Tumbling Down the Green: Nature-Based Play and Learning in Young Children

Tumbling Down the Green: Nature-Based Play and Learning in Young Children

Mubina Hassanali Kirmani (Towson University, USA), Ilene B. Grodzinsky (Towson University Child Care Center, USA), Nicole M. Vasanth (Towson University Child Care Center, USA) and Barbara M. Steele (Towson University, USA)
Copyright: © 2021 |Pages: 25
DOI: 10.4018/978-1-7998-2711-5.ch004
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Abstract

Interactions with natural surroundings provide young children with an opportunity to build knowledge, promote social skills, develop emotional dispositions, and can help them develop a caring and positive attitude toward themselves and the environment. This chapter focuses on the partnership between Towson University College of Education and the campus-based University Child Care Center and their concerted effort to bring nature-based experiences to children in spaces both outside and inside their classrooms. The authors also provide specific examples of how recycled waste is used to create instructional materials and games that help the classroom community to become more eco-conscious. The chapter also includes suggestions for future educational research into how children interact and gain knowledge from the environment and the impact this has on children's growth and development. Recommendations are provided for early childhood educators to advocate for green spaces and include environmental activities for children, families, schools, and communities.
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Introduction

This chapter explores the partnership between Towson University (TU) College of Education, Early Childhood Education (ECE) Department and the Towson University Child Care Center. The Child Care Center has served as a lab school for TU faculty and pre-service teachers to observe and work with young children ages 2-5. The ECE Department and the Child Care Center share the importance of implementing developmentally appropriate practices with young children. The current state-of-the-art Child Care Center building includes a colorful, open, child-friendly indoor space and an outdoor nature playscape. Accordingly, the Child Care Center upholds that,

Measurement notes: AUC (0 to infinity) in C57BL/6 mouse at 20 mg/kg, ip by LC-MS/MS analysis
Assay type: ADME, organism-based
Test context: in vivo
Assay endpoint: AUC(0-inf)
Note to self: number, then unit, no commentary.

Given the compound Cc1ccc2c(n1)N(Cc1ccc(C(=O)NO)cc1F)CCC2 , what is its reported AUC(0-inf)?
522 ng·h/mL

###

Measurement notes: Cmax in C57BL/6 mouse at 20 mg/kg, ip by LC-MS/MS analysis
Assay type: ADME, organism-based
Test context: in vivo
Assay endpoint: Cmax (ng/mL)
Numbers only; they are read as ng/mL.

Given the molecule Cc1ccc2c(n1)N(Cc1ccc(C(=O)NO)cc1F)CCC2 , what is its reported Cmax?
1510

The arts and nature programs are rooted in the ideal that the early childhood years should be full of joy, inquiry, discovery, challenge, healthy risk, and secure relationships! We believe that the earliest memories of a school environment should be full of learning experiences which stimulate all of the senses, includes ample outdoor play in our nature playscape, making mud pies, jumping in mud puddles, and climbing on rocks…. (The University Child Care Center. (n.d.). https://www.towson.edu/childcare/.)

The authors, therefore, will focus on one of the key features of the University Child Care Center namely the outdoor nature playscape along with the indoor nature-based classroom spaces and activities. It will also describe the kinds of play and learning observed by the teachers at the center. The authors provide examples of materials and activities created by in-service and pre-service teachers from discarded recyclable materials. Additionally, possible areas for future inquiry and research are presented. Recommendations are also proposed on how early childhood educators can advocate for green spaces and plan eco-conscious activities for young children in any classroom as they move through the grades.

Key Terms in this Chapter

Eco-Conscious: Individual choices in the use of materials and activities with the goal to protect nature.

Eco-Centric: Expressions of deep personal and spiritual connection and care towards nature.

Playscape: An outside play area created for children using nature and predominantly nature-based materials.

Environmental Degradation: Ruin or depletion of nature normally by human activity.

Environmental Conservation: Individual or group efforts aimed at preserving earth’s natural resources and the ecosystem.

Developmentally Appropriate: Materials and activities that are suitable to the children because they match the skill development of the children, usually by age.

Interconnectedness: The awareness that humans and their activities are intertwined with all aspects of nature and how human decisions impact the environment.

Nature-Based: Set in a natural environment or setting.

Recycling: Reusing objects and material that would be discarded.

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